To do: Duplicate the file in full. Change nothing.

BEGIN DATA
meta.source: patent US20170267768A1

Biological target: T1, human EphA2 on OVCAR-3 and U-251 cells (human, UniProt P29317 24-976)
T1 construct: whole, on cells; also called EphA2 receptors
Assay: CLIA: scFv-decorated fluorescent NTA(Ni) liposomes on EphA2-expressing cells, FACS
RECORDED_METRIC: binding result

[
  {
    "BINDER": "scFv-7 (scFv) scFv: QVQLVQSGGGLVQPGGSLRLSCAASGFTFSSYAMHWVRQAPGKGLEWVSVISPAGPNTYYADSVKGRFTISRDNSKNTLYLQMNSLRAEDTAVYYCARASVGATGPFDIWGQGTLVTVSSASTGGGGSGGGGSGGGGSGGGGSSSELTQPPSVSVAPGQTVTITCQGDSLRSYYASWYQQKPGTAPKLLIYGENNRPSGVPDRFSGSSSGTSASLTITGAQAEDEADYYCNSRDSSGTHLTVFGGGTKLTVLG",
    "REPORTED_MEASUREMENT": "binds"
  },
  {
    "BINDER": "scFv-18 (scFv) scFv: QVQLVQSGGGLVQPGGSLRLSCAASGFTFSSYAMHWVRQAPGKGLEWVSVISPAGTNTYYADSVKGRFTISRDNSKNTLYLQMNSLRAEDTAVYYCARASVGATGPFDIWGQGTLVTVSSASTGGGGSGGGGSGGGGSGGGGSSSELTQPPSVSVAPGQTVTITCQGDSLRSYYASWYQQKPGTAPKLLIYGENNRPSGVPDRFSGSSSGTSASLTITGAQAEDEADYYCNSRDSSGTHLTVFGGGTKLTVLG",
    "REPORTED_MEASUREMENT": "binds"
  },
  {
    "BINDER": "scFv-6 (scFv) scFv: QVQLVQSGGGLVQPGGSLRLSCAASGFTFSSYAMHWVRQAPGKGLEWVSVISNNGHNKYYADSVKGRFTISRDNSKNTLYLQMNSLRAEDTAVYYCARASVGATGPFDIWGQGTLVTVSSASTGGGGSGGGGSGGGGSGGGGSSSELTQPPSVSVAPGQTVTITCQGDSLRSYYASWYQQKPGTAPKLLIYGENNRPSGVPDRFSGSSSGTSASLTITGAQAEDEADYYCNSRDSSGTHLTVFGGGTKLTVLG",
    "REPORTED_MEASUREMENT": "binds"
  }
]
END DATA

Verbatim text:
meta.source: patent US20170267768A1

Biological target: T1, human EphA2 on OVCAR-3 and U-251 cells (human, UniProt P29317 24-976)
T1 construct: whole, on cells; also called EphA2 receptors
Assay: CLIA: scFv-decorated fluorescent NTA(Ni) liposomes on EphA2-expressing cells, FACS
RECORDED_METRIC: binding result

[
  {
    "BINDER": "scFv-7 (scFv) scFv: QVQLVQSGGGLVQPGGSLRLSCAASGFTFSSYAMHWVRQAPGKGLEWVSVISPAGPNTYYADSVKGRFTISRDNSKNTLYLQMNSLRAEDTAVYYCARASVGATGPFDIWGQGTLVTVSSASTGGGGSGGGGSGGGGSGGGGSSSELTQPPSVSVAPGQTVTITCQGDSLRSYYASWYQQKPGTAPKLLIYGENNRPSGVPDRFSGSSSGTSASLTITGAQAEDEADYYCNSRDSSGTHLTVFGGGTKLTVLG",
    "REPORTED_MEASUREMENT": "binds"
  },
  {
    "BINDER": "scFv-18 (scFv) scFv: QVQLVQSGGGLVQPGGSLRLSCAASGFTFSSYAMHWVRQAPGKGLEWVSVISPAGTNTYYADSVKGRFTISRDNSKNTLYLQMNSLRAEDTAVYYCARASVGATGPFDIWGQGTLVTVSSASTGGGGSGGGGSGGGGSGGGGSSSELTQPPSVSVAPGQTVTITCQGDSLRSYYASWYQQKPGTAPKLLIYGENNRPSGVPDRFSGSSSGTSASLTITGAQAEDEADYYCNSRDSSGTHLTVFGGGTKLTVLG",
    "REPORTED_MEASUREMENT": "binds"
  },
  {
    "BINDER": "scFv-6 (scFv) scFv: QVQLVQSGGGLVQPGGSLRLSCAASGFTFSSYAMHWVRQAPGKGLEWVSVISNNGHNKYYADSVKGRFTISRDNSKNTLYLQMNSLRAEDTAVYYCARASVGATGPFDIWGQGTLVTVSSASTGGGGSGGGGSGGGGSGGGGSSSELTQPPSVSVAPGQTVTITCQGDSLRSYYASWYQQKPGTAPKLLIYGENNRPSGVPDRFSGSSSGTSASLTITGAQAEDEADYYCNSRDSSGTHLTVFGGGTKLTVLG",
    "REPORTED_MEASUREMENT": "binds"
  }
]